Whether we know it or not, our mindset towards a workout and the thoughts we have before, during and after a WOD affect our abilities to perform.

I want you to imagine that its 5pm.  Time to check what the WOD is for tomorrow (if I remembered to upload it)! Here it is:


Overhead squat 95/65

Double under

Toes to bar


If the first thing you thought was “oh crap, overhead squats, I hate overhead squats!” or “dang, I can´t string 21 double unders together,” then you are already at a disadvantage.  Before the workout has even started, you are telling yourself that you can´t do something…seems counterproductive to me.  You might not realize it, but you are giving yourself an excuse to give up.


Step 1: If/When you look at the workout the night before, identify everything that you LIKE about the workout (oh good, the weight isn’t too heavy…or, I´m really good at overhead squatting, I can handle that).  Next, take a look at the rest of the workout and identify what is going to be a challenge.  Realize that challenges are what make you better, so even if you aren’t stringing double unders together, try changing your mindset to “this is a great WOD to practice DU´s.”  Finally, put those two things together and come up with a plan.  “I´m good at overhead squatting, so I´m going to crush that part of the workout.  I´ll pace out the double unders and try to hit big sets, and then try and get big sets of toes to bar with minimal rest.”


Next: the workout actually begins.  Have you ever told yourself, or been told by someone, to NOT drop the barbell? You are trying to pump through 21 thrusters, and you tell yourself “don´t drop the barbell.”  Our brains, especially during exercise, tend to ignore negative statements.  So rather than process “don´t drop the barbell” all you are thinking about is “drop the barbell.”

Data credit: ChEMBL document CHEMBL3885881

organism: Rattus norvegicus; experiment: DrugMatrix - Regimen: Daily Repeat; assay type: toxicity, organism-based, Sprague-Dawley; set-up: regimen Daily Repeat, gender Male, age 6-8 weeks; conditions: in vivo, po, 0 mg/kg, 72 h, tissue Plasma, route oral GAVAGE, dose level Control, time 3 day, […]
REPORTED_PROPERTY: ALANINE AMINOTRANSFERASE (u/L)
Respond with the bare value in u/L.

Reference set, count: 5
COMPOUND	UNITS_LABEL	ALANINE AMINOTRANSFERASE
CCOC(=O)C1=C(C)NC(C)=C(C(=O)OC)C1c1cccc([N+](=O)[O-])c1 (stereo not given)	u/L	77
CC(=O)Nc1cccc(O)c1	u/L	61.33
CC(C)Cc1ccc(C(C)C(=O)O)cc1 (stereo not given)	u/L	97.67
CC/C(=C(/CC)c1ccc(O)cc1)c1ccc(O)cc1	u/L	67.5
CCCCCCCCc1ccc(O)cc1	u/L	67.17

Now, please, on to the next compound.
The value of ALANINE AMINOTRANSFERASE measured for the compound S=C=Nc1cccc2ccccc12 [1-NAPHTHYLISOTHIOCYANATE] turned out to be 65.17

Step 2: Use only positive statements to yourself or to your friends during a workout.  Instead of “don´t drop the barbell”, try “get as many as you can” or “big set.”  Also – when you do put down a wallball, kettlebell, barbell, etc, tell yourself to put your hands back on it.  Once you have your hands on the barbell, your body will naturally follow and start back up, reducing your rest time.  The quicker you get your hands back down, the quicker you will start back up!


Finally: post-WOD.  How many of us have been guilty of finishing a workout and pouting because you didn´t do as well as you wanted? At WODapalooza, I had a terrible first event.  I tried blaming it on the judge during the workout, pouted, threw my hands up, walked off mad, and then continued to perform bad that weekend.  Sometimes we have bad days, bad workouts, etc, but what I learned was that worrying THAT much about one event/workout affected how I felt for 3 straight days.  Don’t let yourself fall into this trap!


Step 3: As soon as you finish a workout, no matter how long it takes you, go high five everyone else in the room.  Praising other people for their good work will naturally make you feel good about yourself.  It helps you forget about how you performed, and it also makes everyone else feel great.  If there was one movement in particular that gave you trouble, tell yourself that the next time it comes up, you are going to get to the gym 10 minutes early and practice it.



These 3 simple changes to your mindset will have a bigger impact on your performance than you might imagine.  Try implementing them the next time you show up to COMO and you will be pleasantly surprised.

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